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ERH203: Ways of Reading

This course research guide is created for MAJ Hodde's ERH203 class.

This library guide contains resources in support of ERH 203: Ways of Reading, taught by MAJ Hodde in the Fall of 2020. Cadets will have the opportunity to give close attention to literary form in narrative, poetry and drama. Cadets will analyze tone and irony, the use of figurative language and rhetorical figures.  Assignments will focus on relationships between writers, texts, and readers. 

Use the databases below to get started on your research right away. 



Authors explored in this course:

Alice Walker, Flannery O'Connor, James Baldwin, & Raymond Carver

Assignment Details:

Essay 2: Overview of Ishiguro / ROTD Reception Essay
# of Sources:  2 additional book reviews or interviews (1 close to publication date, 1 later); 1 scholarly article about the novel or Ishiguro; 2 timely "news" sources/trends that you think reflect the novel's original or lasting impact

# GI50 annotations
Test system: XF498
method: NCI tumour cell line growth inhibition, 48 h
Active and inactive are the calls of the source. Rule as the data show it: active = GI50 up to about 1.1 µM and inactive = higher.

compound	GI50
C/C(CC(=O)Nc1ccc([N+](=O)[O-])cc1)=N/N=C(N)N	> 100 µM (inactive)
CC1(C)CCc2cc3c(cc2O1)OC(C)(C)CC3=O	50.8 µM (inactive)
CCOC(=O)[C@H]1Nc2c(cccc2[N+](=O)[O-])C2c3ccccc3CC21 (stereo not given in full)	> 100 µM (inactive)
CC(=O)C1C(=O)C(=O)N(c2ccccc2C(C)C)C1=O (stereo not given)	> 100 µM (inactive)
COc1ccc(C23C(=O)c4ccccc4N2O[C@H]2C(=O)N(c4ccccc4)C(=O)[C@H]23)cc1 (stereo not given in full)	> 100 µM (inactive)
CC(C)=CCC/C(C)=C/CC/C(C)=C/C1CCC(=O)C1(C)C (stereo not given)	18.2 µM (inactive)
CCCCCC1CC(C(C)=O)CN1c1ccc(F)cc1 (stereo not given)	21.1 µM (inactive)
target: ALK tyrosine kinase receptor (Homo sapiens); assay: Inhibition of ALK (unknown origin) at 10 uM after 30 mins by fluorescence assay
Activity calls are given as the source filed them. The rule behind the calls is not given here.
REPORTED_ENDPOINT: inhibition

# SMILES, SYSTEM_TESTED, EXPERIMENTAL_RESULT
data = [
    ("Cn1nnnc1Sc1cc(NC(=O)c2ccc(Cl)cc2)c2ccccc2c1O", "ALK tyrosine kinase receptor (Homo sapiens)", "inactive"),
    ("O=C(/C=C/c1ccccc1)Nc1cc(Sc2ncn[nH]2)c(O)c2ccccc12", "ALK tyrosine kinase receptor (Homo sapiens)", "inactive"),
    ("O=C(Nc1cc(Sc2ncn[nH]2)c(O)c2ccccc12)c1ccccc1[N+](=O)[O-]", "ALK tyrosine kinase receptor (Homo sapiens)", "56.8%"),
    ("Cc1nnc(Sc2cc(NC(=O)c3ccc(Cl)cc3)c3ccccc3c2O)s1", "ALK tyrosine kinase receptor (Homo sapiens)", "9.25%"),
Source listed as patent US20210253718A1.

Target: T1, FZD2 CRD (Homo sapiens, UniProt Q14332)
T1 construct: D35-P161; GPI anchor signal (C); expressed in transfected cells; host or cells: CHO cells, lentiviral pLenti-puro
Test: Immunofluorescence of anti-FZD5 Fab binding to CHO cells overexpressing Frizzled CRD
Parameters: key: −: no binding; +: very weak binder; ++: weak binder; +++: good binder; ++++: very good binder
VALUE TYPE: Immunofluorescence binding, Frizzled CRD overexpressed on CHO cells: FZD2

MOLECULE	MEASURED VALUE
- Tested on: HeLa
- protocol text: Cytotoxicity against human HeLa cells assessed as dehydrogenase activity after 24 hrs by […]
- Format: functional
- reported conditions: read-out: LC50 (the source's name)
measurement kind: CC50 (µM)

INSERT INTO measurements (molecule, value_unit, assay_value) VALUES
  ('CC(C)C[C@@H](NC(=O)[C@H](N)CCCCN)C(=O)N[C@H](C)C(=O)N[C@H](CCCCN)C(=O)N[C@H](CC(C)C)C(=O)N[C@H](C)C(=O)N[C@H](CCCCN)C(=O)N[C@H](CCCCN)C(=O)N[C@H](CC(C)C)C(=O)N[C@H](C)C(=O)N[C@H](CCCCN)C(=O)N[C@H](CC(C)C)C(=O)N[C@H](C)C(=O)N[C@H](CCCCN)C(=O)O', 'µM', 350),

Length: 1250-1500 words

Format: 12 pt. font, Times New Roman, 1.5 spaces, help received, Header with a good title
Citation Style: MLA
Overview: The lasting power of any literary work often begins with notoriety it receives when first read by the public. Its power for readers and critics may continue with later adaptations or conversations that re-contextualize how we should read that work in a given cultural moment or community. For this essay, research and examine how Kazuo Ishiguro's seminal work, The Remains of the Day was first received in the public imagination. Then pick a particular thematic aspect related to Ishiguro's depiction of human character to trace recent conversations about either an issue in the realm of private relationships (such as intimacy, gender and working relationships) or more public manifestations of book themes (such as diplomacy, public service, political alliances). Use Ishiguro's construction of individual and world events to argue for how Stevens characterizes either a "small or big world" that still has currency for reading publics.


Helpful databases for your research:

Links to ebook versions of one of your course texts: